Tire theft: Blast from the past
Tire theft — a common crime in the 1980s — has come back to the future.
An outbreak of tire thefts has been reported in Texas, where tires and rims valued at $200,000 were stolen from 39 new vehicles in one case and $90,000 in another case. Other states reporting tire theft rings include Florida, Michigan and Pennsylvania.
Statistics for such crimes are hard to track, says Frank Scafidi, a spokesman for the nonprofit National Insurance Crime Bureau. “The FBI reports ‘thefts from a vehicle,’ which could be anything from a piece of the car to the hood or wheels,” he says.
New technology enabling thieves to remove tires with the speed of a NASCAR pit crew has been blamed for a rise in this type of crime, although that reason remains under debate, Scafidi says. “This sounds like nothing more than stealing hubcaps back in the ’60s,” he says. “When thieves can acquire something cheaply and turn it around fast, it drives the underground market.”
If a thief steals your tires, your car insurance or home insurance typically will cover the loss.
The role of insurance
Greg Sabey experienced tire theft in 2011 in Massachusetts. Sabey normally kept a set of tires chained together behind his apartment. One night, he left the tires unlocked and found them gone the next morning.
“Storing a bunch of car stuff indoors isn’t really doable when renting an apartment,” Sabey says.
Sabey’s car insurance policy was bundled with his renter’s policy. Since the tires were not on his car, his renter’s insurance policy – not his car insurance policy – covered the theft. “The theft was valued at a couple thousand dollars, and my insurance covered the full amount,” Sabey says. He did have to pay a small deductible, though.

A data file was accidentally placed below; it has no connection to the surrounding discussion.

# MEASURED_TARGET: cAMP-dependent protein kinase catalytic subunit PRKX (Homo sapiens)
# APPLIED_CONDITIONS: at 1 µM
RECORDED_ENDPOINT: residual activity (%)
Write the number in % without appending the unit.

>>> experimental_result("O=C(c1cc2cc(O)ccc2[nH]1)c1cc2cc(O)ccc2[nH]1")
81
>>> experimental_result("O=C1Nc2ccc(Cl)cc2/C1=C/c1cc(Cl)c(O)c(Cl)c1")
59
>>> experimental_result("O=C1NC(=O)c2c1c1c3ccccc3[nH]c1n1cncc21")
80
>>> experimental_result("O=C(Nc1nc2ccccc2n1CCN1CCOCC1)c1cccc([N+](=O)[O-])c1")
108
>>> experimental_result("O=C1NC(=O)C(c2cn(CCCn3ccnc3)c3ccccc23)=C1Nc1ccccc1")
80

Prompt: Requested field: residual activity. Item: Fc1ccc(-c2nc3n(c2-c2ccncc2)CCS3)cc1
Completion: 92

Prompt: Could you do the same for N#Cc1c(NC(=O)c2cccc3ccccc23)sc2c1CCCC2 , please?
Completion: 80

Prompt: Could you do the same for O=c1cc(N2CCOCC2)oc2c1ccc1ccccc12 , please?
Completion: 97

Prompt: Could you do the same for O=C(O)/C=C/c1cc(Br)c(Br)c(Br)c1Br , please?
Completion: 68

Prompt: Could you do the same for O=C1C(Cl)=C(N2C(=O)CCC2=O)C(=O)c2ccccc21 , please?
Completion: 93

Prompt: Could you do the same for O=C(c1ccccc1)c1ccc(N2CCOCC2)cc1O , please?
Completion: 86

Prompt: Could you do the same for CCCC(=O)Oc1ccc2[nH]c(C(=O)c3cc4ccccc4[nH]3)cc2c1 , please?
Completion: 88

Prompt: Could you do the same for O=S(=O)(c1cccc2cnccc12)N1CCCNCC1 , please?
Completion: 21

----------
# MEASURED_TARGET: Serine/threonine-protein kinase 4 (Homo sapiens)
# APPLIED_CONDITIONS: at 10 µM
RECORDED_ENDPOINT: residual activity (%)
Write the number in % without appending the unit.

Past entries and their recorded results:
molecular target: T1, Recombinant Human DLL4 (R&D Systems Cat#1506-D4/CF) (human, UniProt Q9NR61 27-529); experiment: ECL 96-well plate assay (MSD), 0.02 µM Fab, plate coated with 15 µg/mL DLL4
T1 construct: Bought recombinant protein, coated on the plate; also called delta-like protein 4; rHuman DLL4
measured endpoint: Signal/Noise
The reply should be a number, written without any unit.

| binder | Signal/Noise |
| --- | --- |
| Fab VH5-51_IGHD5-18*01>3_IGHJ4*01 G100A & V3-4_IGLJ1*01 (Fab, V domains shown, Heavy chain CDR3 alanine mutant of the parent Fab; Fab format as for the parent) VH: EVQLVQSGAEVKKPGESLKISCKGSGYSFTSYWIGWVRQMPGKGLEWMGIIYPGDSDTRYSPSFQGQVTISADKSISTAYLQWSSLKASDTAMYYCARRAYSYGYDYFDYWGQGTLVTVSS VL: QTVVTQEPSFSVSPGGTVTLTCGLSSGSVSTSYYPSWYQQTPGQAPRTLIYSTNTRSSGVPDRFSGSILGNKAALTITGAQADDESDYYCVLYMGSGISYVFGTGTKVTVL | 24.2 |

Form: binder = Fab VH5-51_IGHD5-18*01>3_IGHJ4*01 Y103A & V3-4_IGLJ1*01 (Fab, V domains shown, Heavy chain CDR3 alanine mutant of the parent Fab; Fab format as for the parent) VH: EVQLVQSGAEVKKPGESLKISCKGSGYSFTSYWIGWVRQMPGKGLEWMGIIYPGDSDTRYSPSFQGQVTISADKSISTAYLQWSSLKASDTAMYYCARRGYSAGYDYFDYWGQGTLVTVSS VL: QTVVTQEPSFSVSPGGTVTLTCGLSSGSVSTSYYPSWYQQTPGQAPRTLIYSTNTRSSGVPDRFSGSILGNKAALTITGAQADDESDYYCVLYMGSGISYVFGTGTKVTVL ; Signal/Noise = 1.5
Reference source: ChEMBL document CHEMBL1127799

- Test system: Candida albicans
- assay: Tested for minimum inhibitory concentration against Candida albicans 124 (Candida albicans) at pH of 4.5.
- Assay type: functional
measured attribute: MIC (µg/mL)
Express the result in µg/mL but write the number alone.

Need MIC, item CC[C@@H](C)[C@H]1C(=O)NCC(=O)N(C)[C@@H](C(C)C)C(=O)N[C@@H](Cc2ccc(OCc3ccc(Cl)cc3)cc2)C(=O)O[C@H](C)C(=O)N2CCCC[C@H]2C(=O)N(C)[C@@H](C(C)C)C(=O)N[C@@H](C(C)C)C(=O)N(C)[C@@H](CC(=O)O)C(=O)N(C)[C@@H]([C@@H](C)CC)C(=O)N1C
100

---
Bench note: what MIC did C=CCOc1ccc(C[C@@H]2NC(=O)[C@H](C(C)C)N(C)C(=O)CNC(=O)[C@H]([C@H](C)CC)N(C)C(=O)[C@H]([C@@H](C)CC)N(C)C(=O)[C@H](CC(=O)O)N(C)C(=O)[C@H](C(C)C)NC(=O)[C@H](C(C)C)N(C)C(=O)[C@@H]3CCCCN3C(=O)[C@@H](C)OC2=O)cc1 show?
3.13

If the tires had been stolen directly from Sabey’s car, the comprehensive part of his car insurance would have covered the loss, says David Miller, CEO of Brightway Insurance in Florida. Keep in mind, though, that comprehensive coverage is optional; however, most lenders require this coverage for financed cars. If the tires had been stolen from Sabey’s car and didn’t carry comprehensive coverage, he would have had to pay out of his own pocket for new tires, Miller says.
The deductible for a comprehensive claim typically ranges up to $1,000.
Show me the money
Unlike many home insurance policies, car insurance doesn’t pay for the full cost of replacing damaged or stolen parts or an entire vehicle, according to says Keith Verisario, vice president of All-Security Insurance Agency Inc. in Illinois. “The insurance company doesn’t give you a 2012 Toyota Camry after your 2003 Camry gets totaled in an accident,” he says.
So if you file a claim for tires that have 80,000 miles on them, your car insurance company probably won’t give you much money for them, he says. Coverage for the loss depends on the type and age of the tires.
Verisario advises you to keep receipts for any new tires that you buy. If you have proof of a recent purchase and have to file a tire claim, “your settlement will be much closer to the full value,” he says.